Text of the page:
Overlooking real threat
Flu will kill far more than anthrax did
By Tony Staley
It's strange how the mind -- and the public imagination -- works.
Consider, for example, anthrax. The perceived threat of anthrax gripped much of the nation in October and November, even though there were only four deaths and fewer than 50 cases reported of all types of anthrax infections.
Meanwhile, as a nation, every year we give a collective shrug of our shoulders to a far greater threat to public health -- the flu. If this year is a normal one, 20,000 people will die of the flu. If there's an influenza pandemic -- as there was in 1957 and 1968 -- 50,000 people could die.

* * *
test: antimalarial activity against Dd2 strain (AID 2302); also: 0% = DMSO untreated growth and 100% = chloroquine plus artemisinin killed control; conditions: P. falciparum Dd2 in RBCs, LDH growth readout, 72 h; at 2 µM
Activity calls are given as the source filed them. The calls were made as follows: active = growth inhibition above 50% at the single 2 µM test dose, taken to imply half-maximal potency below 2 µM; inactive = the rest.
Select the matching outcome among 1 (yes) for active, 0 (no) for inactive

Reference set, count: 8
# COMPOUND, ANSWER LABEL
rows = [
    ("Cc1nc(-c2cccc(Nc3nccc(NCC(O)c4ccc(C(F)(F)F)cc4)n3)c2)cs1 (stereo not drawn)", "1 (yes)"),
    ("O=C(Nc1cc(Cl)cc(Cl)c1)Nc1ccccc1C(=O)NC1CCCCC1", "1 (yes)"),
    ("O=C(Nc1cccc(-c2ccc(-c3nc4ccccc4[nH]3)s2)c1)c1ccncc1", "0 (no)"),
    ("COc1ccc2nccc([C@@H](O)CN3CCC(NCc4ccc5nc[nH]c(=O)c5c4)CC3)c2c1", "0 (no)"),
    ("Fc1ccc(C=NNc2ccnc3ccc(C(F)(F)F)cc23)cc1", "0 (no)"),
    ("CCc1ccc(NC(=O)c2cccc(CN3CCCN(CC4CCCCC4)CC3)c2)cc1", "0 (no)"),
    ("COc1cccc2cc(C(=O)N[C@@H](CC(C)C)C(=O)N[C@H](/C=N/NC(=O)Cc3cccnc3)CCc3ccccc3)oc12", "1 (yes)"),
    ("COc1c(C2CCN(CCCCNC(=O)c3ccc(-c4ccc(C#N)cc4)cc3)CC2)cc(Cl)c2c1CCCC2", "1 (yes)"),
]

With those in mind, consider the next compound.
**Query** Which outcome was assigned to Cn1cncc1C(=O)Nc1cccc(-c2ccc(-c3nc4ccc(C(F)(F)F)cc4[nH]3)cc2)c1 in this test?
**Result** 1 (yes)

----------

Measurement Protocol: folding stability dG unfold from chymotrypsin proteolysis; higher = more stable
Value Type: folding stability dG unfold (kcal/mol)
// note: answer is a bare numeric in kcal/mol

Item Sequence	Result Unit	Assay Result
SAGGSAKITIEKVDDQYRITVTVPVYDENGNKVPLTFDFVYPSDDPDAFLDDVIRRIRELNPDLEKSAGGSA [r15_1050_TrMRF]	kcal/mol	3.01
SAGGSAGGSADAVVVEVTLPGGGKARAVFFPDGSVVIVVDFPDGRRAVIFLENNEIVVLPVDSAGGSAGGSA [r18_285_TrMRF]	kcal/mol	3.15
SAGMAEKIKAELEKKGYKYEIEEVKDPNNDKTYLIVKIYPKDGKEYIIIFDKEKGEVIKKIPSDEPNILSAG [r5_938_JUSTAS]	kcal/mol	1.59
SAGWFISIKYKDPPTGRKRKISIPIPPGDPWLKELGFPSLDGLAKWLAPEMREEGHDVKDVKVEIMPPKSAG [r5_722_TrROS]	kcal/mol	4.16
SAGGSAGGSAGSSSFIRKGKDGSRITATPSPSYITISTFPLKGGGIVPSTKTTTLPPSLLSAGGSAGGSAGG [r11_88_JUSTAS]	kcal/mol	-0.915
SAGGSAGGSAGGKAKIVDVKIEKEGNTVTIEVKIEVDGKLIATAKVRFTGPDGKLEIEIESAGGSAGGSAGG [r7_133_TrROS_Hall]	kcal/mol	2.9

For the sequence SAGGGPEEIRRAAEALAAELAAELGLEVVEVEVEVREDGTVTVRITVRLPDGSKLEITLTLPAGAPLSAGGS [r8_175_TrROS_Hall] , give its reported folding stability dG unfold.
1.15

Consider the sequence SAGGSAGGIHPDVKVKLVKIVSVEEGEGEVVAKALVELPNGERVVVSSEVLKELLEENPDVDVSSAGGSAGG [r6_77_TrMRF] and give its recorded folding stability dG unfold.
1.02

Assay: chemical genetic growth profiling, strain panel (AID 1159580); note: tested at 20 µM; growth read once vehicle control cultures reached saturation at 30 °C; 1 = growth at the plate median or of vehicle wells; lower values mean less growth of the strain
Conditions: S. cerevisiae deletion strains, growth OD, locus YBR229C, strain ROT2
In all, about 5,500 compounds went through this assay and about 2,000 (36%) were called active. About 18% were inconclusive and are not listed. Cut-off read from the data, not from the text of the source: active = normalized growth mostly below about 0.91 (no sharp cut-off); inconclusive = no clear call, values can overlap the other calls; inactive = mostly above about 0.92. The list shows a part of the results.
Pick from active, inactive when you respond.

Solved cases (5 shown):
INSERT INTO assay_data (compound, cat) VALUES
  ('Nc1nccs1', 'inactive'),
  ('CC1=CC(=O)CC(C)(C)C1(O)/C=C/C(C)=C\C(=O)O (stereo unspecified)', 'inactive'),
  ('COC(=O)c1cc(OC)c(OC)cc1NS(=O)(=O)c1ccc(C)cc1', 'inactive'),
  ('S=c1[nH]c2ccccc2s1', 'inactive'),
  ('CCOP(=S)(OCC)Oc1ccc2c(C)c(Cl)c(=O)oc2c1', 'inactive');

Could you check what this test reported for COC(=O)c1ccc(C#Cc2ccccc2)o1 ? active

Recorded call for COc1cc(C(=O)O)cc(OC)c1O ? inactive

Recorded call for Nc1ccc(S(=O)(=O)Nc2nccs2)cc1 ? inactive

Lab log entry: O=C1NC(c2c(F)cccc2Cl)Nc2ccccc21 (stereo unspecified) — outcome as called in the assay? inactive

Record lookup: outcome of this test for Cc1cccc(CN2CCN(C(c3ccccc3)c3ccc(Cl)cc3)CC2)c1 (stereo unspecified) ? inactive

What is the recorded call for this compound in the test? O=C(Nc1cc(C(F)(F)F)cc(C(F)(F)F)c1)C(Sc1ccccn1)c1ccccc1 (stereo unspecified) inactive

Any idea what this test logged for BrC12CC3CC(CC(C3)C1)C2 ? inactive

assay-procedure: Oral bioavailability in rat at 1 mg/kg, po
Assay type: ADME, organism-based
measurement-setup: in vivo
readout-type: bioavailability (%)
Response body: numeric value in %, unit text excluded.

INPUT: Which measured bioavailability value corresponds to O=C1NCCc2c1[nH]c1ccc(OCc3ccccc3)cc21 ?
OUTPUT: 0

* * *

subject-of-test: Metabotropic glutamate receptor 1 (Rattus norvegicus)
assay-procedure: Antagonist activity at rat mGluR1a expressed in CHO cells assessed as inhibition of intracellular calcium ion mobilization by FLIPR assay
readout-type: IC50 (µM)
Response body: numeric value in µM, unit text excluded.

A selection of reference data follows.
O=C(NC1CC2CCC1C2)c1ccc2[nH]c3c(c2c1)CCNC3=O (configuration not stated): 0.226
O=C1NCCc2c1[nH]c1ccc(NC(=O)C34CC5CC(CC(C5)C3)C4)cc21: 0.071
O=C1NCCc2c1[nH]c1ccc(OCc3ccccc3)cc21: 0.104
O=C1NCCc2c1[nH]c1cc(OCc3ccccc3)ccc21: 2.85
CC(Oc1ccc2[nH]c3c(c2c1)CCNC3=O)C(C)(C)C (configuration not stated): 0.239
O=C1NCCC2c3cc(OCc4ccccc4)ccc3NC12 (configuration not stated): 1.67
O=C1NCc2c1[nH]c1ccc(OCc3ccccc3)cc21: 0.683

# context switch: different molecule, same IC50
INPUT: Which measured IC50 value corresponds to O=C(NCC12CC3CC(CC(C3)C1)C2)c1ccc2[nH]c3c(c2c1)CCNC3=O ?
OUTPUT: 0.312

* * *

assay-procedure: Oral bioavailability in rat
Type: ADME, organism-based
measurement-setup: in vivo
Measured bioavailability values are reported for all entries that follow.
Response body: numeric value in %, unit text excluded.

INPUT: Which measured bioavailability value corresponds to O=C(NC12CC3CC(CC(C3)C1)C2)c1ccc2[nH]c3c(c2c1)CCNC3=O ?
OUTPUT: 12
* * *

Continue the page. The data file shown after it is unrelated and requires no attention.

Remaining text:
But we don't even notice. Many of those who die will be the very old and the very young. Some will be pregnant women. And, as anyone who has the flu knows, it's a painful disease that includes high fevers, infections, headaches, chills and sweats.
While flu vaccines are harder to come by this year, persons over 65, and persons of all ages with asthma and other respiratory diseases would be well advised to get flu shots.